• I was referring to the same function you are. I did not say your function did not exist. I said just because the optimal choice (or choices) exist according to that utility does not mean it obeys the Arrow conditions (like Pareto efficiency, to be specific). – ex0du5 Sep 1 '13 at 1:23
• @exodu5 What are you talking about? The rule I specified definitely obeys Pareto efficiency. Suppose each individual prefers outcome x to outcome y. Then $u_i(x) > u_i(y)$ for all i, so W(x) > W(y), and thus the social ordering prefers outcome x to outcome y. – Keshav Srinivasan Sep 1 '13 at 1:44
• That's what I was referring to, but I see my last comment was worded bad. I mean there are multiple conditions to Arrow's impossibility. You have chosen one to be satisfied (Pareto efficiency), but the others then cannot all be covered in the same fashion. Typically, you face independence of irrelevant assumptions on the generic points, but there are edge cases with dictators, etc. To be clear: defining a preference function is an independent process here. Your description is not really a generalisation. – ex0du5 Sep 1 '13 at 2:17

• Arrow's theorem holds for social welfare function from the set of orderings profiles into the set of orderings, no matter whether the set of alternatives is a set of lotteries, or any other set of alternatives (see edit at the end of the post).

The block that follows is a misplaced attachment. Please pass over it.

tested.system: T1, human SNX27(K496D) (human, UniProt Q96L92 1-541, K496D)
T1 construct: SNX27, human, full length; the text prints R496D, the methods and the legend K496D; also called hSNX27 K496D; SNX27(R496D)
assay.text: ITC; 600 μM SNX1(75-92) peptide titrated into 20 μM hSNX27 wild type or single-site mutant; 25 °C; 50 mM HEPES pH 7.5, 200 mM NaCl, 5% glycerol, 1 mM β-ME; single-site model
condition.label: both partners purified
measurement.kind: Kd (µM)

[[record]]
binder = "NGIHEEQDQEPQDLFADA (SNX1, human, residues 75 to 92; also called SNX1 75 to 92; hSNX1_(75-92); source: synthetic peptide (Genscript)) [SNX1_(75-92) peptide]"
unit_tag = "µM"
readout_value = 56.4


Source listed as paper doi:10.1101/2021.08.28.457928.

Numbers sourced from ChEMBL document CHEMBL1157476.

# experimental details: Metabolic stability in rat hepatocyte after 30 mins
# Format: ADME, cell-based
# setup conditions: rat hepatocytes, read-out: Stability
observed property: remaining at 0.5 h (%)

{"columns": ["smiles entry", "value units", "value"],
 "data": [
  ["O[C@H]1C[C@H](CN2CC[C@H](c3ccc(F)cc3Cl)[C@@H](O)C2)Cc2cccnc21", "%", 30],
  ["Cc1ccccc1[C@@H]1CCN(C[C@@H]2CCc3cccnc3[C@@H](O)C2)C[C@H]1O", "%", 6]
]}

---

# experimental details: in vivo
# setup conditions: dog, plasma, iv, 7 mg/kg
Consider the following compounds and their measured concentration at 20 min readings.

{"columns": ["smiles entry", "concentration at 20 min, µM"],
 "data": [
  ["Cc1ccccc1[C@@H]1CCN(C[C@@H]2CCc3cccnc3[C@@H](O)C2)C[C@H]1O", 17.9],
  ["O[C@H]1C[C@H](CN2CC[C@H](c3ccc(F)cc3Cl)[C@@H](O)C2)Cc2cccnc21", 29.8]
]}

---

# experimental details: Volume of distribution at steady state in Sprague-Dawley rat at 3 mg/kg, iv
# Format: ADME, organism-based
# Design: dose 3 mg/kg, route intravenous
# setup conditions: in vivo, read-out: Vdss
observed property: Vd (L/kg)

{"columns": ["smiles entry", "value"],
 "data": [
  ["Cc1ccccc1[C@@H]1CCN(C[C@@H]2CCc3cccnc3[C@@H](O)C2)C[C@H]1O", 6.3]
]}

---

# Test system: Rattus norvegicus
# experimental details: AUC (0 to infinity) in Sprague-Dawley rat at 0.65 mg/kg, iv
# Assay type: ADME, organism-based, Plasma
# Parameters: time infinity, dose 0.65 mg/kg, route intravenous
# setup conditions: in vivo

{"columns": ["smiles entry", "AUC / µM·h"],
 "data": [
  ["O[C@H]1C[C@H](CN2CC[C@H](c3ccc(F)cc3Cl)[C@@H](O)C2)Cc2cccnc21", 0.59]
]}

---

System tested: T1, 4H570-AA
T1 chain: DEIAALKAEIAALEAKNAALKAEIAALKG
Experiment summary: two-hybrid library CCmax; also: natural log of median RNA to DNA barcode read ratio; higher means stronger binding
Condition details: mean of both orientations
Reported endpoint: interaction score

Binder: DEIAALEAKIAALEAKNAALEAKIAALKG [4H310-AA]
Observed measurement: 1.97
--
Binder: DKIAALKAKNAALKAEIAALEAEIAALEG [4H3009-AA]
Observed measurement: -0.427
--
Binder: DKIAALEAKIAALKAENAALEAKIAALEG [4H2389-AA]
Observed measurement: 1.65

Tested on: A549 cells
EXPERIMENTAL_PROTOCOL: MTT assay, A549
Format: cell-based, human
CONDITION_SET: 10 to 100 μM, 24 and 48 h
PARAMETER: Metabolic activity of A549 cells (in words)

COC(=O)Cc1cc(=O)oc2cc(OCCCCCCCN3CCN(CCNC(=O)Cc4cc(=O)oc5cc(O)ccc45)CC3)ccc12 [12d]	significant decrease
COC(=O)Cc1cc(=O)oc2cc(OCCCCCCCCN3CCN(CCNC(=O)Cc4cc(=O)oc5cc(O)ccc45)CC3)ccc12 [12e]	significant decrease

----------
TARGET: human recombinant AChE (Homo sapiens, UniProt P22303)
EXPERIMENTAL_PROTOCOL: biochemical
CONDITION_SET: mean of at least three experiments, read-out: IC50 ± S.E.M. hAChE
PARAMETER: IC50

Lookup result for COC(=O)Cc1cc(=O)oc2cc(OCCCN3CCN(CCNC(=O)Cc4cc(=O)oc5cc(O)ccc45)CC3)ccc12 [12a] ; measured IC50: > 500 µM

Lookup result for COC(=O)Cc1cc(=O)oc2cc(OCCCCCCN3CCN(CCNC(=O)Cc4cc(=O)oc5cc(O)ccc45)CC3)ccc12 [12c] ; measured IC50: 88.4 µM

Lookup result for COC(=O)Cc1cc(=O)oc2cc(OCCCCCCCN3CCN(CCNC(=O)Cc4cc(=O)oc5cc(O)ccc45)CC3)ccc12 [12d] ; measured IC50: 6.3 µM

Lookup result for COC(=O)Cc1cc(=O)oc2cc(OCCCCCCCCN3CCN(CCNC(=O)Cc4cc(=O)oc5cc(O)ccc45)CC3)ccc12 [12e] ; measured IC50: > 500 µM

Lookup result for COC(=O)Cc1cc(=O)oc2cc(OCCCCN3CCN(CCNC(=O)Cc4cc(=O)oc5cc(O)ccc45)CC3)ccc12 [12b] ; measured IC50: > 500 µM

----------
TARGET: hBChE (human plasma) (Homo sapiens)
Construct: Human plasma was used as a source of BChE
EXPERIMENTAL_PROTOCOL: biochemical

• No, Arrow's impossibility theorem does not apply to social welfare function which take sets of utility profiles as domains, as Arrow acknowledged himself:

Voting systems that use cardinal utility (which conveys more information than rank orders; see the subsection discussing the cardinal utility approach to overcoming the negative conclusion) are not covered by the theorem.2

1. Interview with Dr. Kenneth Arrow: "CES: Now, you mention that your theorem applies to preferential systems or ranking systems. Dr. Arrow: Yes CES: But the system that you're just referring to, Approval Voting, falls within a class called cardinal systems. So not within ranking systems. Dr. Arrow: And as I said, that in effect implies more information. Archived January 14, 2013, at the Wayback Machine.

The fact that -- as you mention -- the domain of your social welfare $W$ function is the space of vNM utilities implies that $W$ does not satisfy Arrow's "Independence of Irrelevant Alternative" axiom. Relaxing this axiom allows for the existence of social welfare functions satisfying the other Arrovian axioms.

To be more precise, as shown by Fleurbaey and Mongin's "The news of the death of welfare economics is greatly exaggerated" and others, Independence of Irrelevant Alternatives is equivalent to the combination of two weaker axioms:

• Ordinal Noncomparability : the ranking of alternatives depends only on the individual orderings of the allocation. In utility terms, the social ranking is invariant to any increasing transformation of the individual utility levels.
• Binary Independence : the ranking of two alternatives depends only on people's utilities at these two alternatives (and not on the relative ranking of these two alternatives with respect to some third, fourth, ... alternative)